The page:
She’s still a gawky kid, one who drinks chocolate milk after swim practice and has motivated herself by writing, “want times’’ on slips of paper that she hides.

If she looks a little clumsy on land, well, it’s because she is. She initially wanted to play basketball, but that dream ended when she slipped on a wet spot in fourth grade and broke her arm.

She is a typical swimming rat, from the suburbs of Washington, D.C., joining a team at the local club at age 6 with her older brother Michael because their mother wanted them to have friends. She grew tall and strong and became a national age-group champion by 12. Three years later, she wound up being the youngest and perhaps most obscure member of the 2012 Olympic swim team.

How did she prepare for her first shining moment? She played Stratego with her brother.

What happened in that moment? She won a gold medal in the 800 free in the second-fastest performance ever. The most notable part of that might have actually been afterward, when, on the medal stand, she cried. Katie Ledecky cries?

In the post-race interview session, she was asked if she used performance-enhancing drugs, which she immediately denied, but the question is a fair one for all swimmers who are so dominant.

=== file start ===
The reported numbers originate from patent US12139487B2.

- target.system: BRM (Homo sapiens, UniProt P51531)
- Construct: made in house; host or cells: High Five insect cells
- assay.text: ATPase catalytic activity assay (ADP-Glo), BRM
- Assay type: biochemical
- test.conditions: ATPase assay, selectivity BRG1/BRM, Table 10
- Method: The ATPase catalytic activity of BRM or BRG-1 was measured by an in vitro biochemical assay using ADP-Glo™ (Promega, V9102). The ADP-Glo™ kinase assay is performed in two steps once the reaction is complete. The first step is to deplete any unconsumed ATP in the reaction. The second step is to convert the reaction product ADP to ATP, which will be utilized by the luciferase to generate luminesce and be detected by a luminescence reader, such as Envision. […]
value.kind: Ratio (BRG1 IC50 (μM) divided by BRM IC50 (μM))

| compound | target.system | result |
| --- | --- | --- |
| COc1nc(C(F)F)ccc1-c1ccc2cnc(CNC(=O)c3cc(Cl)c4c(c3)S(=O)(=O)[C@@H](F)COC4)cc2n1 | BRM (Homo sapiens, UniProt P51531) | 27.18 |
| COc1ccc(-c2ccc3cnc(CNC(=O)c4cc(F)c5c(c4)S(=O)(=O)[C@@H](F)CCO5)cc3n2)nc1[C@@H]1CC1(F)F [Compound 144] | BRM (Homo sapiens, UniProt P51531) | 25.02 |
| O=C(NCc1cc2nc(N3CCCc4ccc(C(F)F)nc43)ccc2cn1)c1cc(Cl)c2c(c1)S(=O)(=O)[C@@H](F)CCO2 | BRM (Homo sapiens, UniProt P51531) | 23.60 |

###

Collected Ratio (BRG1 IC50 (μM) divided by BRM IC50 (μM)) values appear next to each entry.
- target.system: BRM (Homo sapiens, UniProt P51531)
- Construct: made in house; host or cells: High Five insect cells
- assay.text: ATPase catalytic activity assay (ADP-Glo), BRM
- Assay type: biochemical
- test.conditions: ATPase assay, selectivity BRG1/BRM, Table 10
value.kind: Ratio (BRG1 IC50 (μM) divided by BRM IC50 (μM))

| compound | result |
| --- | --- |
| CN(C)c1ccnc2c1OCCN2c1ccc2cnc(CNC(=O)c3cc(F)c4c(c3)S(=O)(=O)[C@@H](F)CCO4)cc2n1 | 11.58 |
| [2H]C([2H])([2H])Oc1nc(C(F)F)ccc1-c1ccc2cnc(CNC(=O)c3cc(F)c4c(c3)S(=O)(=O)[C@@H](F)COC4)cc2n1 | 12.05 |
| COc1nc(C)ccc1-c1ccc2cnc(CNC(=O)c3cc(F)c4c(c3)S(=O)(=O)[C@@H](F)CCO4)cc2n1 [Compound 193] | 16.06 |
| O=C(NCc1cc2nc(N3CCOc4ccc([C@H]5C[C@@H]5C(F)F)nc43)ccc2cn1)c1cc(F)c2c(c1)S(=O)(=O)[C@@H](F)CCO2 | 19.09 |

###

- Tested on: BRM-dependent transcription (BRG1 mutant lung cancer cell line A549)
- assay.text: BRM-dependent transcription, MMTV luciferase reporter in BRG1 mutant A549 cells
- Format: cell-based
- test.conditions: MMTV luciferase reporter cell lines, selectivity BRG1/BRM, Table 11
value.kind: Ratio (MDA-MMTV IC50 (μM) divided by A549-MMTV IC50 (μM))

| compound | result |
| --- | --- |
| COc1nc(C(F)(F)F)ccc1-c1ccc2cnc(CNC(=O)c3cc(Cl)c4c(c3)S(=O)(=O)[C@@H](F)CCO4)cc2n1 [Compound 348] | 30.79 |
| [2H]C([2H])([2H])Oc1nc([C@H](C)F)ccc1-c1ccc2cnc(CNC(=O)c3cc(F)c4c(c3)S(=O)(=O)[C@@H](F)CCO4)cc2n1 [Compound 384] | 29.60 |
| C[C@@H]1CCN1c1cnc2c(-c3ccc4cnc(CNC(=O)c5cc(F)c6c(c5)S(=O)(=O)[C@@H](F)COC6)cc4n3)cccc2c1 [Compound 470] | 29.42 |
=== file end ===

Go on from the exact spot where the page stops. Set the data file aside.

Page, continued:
In Ledecky’s defense, she has been leaving girls in her literal wake since childhood, she is lanky enough not to resemble a typical steroid giant, and she doesn’t train with folks with a reputation for drugging. All that, and she has reportedly passed 15 doping tests this year.

Here’s hoping she is as clean as she appears. Here’s hoping America can enjoy more sweet moments like Sunday, after the medal ceremony, when fans offered two American flags for Ledecky and Smith to carry.

Ledecky took her flag and immediately shared it with Smith during their parade around the pool, giving her a piece of her victory, a equal share of the glory, keeping her as close as any swimmer will get to Ledecky all week.

bill.plaschke@latimes.com

Twitter: @billplaschke